Jesus Descended to Limbo, Purgatory, and Hell

When Jesus died on the Cross, His soul separated from His body, but the Divine Nature remained united to each — to His soul and to His body. Yet the soul of Jesus Christ was not judged by God, as all our souls are judged immediately after death, for Christ is God. The infinitely perfect God has no need to judge Himself, nor is anyone else able to judge Him.

After the soul of Jesus Christ departed from His body at His death on the Cross, Jesus visited three places, one after another: Limbo, Purgatory, Hell.

The formula in the Creed, “He descended into Hell,” uses the term “Hell” in the general sense of places in the afterlife other than Heaven. This formula follows from the broad meaning of Hell in the Old Testament, since the Jews did not have explicit knowledge of Limbo and Purgatory, and their understanding of the afterlife was limited. But the truth of these three places is nevertheless implicit in the Old Testament Scriptures.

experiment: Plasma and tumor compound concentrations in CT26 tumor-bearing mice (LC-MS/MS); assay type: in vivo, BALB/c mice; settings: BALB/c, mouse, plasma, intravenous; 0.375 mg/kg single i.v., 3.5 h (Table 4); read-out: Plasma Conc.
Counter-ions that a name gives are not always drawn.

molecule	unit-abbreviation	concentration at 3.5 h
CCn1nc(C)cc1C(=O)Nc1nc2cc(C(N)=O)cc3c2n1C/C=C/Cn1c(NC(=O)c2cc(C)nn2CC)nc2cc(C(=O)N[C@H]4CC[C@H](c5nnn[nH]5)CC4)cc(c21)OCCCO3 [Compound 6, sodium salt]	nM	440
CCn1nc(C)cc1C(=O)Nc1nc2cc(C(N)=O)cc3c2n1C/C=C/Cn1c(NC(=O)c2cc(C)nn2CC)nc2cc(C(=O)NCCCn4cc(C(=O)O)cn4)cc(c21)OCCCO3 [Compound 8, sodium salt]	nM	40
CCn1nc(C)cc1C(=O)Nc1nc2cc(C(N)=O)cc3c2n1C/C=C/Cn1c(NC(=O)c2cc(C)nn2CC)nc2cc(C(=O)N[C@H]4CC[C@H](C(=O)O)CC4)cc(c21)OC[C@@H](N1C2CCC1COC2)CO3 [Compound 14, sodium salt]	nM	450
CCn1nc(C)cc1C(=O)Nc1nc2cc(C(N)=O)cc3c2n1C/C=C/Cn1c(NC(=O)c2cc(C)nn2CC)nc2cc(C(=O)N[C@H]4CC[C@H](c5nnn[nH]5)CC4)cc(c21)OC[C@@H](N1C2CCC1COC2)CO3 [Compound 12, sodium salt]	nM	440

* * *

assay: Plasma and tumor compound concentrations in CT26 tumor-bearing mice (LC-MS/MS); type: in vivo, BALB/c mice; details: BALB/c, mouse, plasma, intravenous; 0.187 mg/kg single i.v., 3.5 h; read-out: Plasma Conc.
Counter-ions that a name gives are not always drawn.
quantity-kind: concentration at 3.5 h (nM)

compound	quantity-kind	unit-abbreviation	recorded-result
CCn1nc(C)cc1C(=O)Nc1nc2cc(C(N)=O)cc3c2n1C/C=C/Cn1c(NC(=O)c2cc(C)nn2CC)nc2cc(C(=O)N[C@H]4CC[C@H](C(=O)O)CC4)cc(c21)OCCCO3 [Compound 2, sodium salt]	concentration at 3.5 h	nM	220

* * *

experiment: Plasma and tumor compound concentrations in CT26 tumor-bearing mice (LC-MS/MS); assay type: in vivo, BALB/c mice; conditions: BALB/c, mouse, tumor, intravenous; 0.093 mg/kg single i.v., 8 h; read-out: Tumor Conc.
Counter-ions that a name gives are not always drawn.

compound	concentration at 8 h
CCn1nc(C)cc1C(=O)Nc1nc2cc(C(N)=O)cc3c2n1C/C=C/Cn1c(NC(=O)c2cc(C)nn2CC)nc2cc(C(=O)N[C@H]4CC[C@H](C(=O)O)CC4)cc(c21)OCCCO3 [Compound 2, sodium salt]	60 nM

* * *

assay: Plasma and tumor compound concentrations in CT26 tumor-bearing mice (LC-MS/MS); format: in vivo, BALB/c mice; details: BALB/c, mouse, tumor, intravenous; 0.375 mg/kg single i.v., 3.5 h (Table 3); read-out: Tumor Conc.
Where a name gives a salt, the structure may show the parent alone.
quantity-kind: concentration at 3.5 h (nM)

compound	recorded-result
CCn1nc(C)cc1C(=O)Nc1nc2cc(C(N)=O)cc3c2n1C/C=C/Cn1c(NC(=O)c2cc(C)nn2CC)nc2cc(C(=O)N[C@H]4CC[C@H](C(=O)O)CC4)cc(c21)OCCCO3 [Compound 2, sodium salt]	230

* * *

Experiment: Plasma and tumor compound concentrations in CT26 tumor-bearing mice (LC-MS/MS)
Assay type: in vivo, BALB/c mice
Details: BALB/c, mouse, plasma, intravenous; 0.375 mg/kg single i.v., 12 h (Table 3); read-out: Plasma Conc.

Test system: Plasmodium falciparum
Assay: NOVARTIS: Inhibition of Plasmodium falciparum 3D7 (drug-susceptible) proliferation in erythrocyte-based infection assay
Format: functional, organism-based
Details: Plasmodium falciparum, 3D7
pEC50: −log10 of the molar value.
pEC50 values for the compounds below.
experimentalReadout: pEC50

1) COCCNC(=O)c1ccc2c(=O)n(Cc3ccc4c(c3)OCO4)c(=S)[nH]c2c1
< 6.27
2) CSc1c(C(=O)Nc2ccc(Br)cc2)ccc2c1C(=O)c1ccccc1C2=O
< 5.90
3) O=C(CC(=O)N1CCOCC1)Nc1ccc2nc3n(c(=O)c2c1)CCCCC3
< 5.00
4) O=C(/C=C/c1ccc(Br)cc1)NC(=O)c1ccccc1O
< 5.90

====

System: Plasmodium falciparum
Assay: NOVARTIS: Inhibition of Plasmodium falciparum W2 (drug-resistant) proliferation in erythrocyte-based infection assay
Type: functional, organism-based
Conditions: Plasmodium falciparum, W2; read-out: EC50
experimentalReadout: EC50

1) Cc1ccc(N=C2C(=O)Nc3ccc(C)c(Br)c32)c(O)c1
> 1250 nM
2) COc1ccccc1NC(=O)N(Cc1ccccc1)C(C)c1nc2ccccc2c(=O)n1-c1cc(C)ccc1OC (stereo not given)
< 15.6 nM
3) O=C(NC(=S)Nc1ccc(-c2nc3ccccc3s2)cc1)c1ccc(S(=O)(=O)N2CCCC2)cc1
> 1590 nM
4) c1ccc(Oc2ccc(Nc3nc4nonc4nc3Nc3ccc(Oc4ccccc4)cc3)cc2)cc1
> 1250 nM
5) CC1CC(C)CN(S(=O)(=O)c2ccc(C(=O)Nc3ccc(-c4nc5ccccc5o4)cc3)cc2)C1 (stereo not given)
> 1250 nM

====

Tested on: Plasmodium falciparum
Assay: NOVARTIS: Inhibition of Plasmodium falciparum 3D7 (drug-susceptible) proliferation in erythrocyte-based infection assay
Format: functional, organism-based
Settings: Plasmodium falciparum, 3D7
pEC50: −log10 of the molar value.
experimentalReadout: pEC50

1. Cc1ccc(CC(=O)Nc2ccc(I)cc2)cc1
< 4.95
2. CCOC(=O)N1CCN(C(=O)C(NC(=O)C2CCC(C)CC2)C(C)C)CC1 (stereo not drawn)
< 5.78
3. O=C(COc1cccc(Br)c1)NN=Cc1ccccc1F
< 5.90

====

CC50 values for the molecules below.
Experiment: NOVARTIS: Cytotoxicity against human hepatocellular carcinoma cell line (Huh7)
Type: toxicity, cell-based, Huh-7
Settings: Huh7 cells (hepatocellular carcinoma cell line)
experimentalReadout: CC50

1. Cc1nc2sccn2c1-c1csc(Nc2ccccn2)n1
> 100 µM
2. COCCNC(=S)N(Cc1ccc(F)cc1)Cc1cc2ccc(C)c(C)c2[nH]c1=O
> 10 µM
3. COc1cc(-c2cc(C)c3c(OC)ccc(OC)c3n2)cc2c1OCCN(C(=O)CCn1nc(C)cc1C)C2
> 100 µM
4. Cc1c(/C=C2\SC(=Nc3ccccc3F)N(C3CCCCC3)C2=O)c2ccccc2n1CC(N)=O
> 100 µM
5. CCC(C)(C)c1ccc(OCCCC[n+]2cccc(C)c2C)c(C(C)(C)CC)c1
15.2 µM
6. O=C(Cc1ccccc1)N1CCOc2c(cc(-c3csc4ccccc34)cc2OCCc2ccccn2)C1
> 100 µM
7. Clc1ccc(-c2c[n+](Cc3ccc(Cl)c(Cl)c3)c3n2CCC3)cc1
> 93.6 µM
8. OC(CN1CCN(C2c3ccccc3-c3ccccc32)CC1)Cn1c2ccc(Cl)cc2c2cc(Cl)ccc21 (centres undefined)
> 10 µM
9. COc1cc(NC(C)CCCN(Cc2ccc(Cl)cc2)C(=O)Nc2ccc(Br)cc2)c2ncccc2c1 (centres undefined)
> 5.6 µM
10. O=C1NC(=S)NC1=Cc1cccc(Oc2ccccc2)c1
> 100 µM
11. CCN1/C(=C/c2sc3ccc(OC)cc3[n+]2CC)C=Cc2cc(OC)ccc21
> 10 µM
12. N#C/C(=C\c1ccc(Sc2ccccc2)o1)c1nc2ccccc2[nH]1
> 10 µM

In Limbo, Jesus visited the souls of those who died in a state of grace prior to the Lord’s salvific death AND who had completed their time of purification in Purgatory — in so far as this was just and necessary in each case. They waited in Limbo for Christ to open the gates of Heaven by His salvific death on the Cross. The souls in Limbo included Jews as well as non-Jews — as long as they died in the state of grace and completed their time in Purgatory (if necessary). But for the most devout among the Jews, less time in Purgatory was necessary, since they had an explicit love, faith, and hope in the one true God. And some may perhaps have been sent by God directly to Limbo. However, the non-Jews, who died before Christ, knew of God only indirectly and very imperfectly, by whatever truths they could perceive, in heart and mind, from reason alone or from the highly flawed pagan religions. So the non-Jews would be more likely to spend a longer time in Purgatory, and less likely to go directly to Limbo.